Georgia Senate candidate Raphael Warnock released a 30-second ad Wednesday recalling his experience of being racially profiled as child, falsely accused of stealing from a local store in Savannah.
"1982. A 12-year-old is accused of stealing and dragged out a store, told he looks suspicious because his hands are in his pockets," Warnock recounted in the ad. "I'm Raphael Warnock and that boy was me."
The ad, called "Store," is Warnock's third television ad of the campaign. Warnock uses the ad to send the message that he'll fight for the forgotten if he's elected in November.
"Back then I didn't understand how much the system works against those without power and money, that the rules were different for some of us," Warnock says in the ad. "Too often that's still true today, especially in Washington. I approve this message because it's time for that to change."
The ad comes on the heels of Warnock's statewide "Georgia Voices" tour, where he made stops throughout the state participating in drive-through meet-and-greet events, socially distanced roundtables, and community conversations with local leaders, students, and supporters during Labor Day weekend.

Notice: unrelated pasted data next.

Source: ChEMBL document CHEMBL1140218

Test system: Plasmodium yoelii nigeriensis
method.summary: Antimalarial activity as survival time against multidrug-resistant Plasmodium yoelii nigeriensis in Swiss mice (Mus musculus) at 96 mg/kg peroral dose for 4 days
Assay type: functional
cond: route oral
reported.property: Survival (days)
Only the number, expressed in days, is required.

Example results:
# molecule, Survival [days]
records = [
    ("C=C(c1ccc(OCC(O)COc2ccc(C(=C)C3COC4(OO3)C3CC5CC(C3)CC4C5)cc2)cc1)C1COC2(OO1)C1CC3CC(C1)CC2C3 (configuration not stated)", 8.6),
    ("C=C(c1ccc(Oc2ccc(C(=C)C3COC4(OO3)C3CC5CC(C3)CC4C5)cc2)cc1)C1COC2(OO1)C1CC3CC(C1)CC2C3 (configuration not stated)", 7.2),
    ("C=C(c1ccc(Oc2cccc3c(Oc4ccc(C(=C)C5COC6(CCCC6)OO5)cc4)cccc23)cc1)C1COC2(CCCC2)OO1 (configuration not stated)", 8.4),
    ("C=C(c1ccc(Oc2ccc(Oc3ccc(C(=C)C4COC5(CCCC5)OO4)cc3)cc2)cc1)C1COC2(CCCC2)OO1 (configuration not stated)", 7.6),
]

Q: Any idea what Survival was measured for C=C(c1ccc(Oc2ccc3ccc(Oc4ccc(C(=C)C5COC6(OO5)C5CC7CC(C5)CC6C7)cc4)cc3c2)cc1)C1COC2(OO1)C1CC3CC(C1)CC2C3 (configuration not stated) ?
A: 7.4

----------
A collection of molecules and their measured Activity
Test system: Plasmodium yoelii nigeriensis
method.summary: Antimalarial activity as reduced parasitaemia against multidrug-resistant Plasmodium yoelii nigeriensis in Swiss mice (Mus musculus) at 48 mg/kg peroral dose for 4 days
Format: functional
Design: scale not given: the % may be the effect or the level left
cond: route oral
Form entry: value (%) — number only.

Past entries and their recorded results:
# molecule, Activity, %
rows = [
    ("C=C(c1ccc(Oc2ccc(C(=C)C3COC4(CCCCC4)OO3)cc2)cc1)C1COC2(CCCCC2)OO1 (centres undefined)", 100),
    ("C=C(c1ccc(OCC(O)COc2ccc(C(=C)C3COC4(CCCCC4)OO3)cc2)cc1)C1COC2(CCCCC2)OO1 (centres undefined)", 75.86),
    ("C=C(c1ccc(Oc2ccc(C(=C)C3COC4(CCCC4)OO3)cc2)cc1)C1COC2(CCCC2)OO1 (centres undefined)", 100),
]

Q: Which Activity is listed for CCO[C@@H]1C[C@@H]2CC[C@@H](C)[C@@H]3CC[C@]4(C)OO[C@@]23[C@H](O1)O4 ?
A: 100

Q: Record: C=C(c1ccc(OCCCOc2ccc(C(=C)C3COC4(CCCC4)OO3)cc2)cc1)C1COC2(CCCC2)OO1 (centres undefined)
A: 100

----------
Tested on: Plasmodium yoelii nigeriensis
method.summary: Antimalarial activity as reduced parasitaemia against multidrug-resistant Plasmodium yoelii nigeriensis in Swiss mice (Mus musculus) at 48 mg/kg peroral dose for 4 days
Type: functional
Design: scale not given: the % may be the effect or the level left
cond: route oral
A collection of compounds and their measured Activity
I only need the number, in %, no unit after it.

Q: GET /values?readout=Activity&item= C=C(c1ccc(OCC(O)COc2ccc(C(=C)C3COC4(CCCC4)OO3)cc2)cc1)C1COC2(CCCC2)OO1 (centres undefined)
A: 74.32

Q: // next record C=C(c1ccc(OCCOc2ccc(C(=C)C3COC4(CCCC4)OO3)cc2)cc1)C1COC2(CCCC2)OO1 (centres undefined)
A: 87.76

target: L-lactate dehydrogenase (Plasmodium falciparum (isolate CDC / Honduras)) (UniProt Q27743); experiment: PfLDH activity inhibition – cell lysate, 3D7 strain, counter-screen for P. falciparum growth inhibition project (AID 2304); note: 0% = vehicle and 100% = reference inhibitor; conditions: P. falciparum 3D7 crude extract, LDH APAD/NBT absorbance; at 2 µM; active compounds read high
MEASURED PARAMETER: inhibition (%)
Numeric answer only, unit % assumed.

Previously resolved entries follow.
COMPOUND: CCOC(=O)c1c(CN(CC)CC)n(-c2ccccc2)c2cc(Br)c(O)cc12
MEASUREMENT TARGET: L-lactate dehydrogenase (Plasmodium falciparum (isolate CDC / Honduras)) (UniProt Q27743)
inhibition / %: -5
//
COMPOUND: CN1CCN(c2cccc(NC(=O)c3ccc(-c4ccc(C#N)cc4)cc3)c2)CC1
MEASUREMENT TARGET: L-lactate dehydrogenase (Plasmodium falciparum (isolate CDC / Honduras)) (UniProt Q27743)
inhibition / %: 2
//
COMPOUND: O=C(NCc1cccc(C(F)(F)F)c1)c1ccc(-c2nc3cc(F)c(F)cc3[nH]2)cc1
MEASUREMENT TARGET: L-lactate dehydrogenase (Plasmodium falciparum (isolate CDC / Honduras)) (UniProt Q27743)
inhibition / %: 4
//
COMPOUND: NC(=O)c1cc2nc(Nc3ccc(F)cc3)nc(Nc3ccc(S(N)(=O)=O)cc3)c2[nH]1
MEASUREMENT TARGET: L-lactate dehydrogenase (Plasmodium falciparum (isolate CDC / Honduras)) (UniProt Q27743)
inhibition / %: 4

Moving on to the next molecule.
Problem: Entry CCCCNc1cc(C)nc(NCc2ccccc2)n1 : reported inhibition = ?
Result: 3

His campaign says he discussed the rising cost of health care, limited access to prescription drugs, and rural hospital closures affecting communities in Brunswick and Valdosta, both in South Georgia.
Warnock is the senior pastor of Ebenezer Baptist Church in Atlanta, the church that was home to Dr. Martin Luther King Jr.—and he's one of 21 candidates running to replace Trump supporter Senator Kelly Loeffler in aon November 3 to fill Johnny Isakson's seat for the remaining two years of his term. Republican Congressman Doug Collins, another outspoken supporter of the president, is also a contender in this race, and has been in a publicly contentious battle with Loeffler to win over Georgia conservatives.
If no candidate receives more than 50% of the vote in November, the top two finishers will compete in a runoff election in early January 2021.
Warnock has received the support of dozens of Democratic congressional and political leaders across the state.